Without being heavy-handed about it, I think it’s important to give boys permission to contain multitudes. They can be loud, sporty, sweaty, goofy… and they can be artsy, anxious, sensitive, soft. They can question their sexuality, or what it means to identify as a boy. It helps when they see that full range of representation in books.

And boys, especially Black and brown boys, deserve to see those many facets of their identities explored with joy. Of course, that doesn’t mean we writers should never address difficult topics; there’s certainly some angst and heartache in Thanks a Lot, Universe. But some of my favourite scenes involve Ezra—a queer, biracial Black boy—just riffing with his friends, piling on jokes that grow increasingly ridiculous until they collapse into absurdity.

In a world where kids like Ezra are often reduced to issues, threats or problems to be solved, writing stories where they just get to be boys still feels like a small act of revolution.

###

 

Thanks A Lot, Universe

Chad Lucas has been in love with words since he attempted his first novel on a typewriter in the sixth grade. He has worked as a newspaper reporter, communications advisor, freelance writer, part-time journalism instructor, and parenting columnist. A proud descendant of the historic African Nova Scotian community of Lucasville, he lives with his family in Nova Scotia. In his spare time, he enjoys coaching basketball, and he’s rarely far from a cup of tea. His debut middle-grade novel THANKS A LOT, UNIVERSE (Amulet Books/Abrams Kids) releases in May 2021.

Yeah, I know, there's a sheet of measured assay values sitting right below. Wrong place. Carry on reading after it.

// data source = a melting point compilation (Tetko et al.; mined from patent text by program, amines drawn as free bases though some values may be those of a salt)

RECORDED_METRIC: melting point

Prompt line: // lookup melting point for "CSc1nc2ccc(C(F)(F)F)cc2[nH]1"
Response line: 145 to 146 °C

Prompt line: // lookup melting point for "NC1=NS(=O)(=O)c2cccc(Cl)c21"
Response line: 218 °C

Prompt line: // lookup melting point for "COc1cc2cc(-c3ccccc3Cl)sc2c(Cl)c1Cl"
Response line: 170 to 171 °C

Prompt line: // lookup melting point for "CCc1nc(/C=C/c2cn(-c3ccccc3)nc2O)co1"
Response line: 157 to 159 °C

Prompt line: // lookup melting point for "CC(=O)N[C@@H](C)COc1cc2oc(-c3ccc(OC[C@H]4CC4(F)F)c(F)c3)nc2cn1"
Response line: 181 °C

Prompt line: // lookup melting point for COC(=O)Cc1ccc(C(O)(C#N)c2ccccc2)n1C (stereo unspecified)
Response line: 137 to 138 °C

Thanks A Lot, Universe Book Cover

Thanks A Lot, Universe

Brian has always been anxious, whether at home or in class or on the basketball court. His dad tries to get him to stand up for himself, and his mom helps as much as she can, but after he and his brother are placed in foster care, Brian starts having panic attacks. And he doesn’t know if things will ever be “normal” again…

Ezra’s always been popular. He’s friends with most of the kids on his basketball team—even Brian, who usually keeps to himself. But now, some of his friends have been acting differently, and Brian seems to be pulling away. Ezra wants to help, but he worries if he’s too nice to Brian, his friends will realize he has a crush on him…

But when Brian and his brother run away, Ezra has no choice but to take the leap and reach out. Both boys have to decide if they’re willing to risk sharing parts of themselves they’d rather hide. But if they can be brave, they might just find the best in themselves—and in each other.

We Need Diverse Middle-Grade posts once a month, drawing on work from our own team of MUF contributors as well as from guest authors, editors, agents, teachers, librarians, and booksellers. You can count on our presence here on Mixed-Up Files to shine a light on the stories, work, and truth of all those who are still underrepresented in this field. You’ll be able to recognize our monthly posts by seeing our WNDMG  logo: the diverse world we envision. Our artwork is by contributor Aixa Perez-Prado.

Guest Posts for We Need Diverse Middle Grade

If you’re interested in being considered for a guest post slot on WNDMG, please feel free to email: mufcommunications@gmail.com.  Please Note: We do not pay for guest blog posts.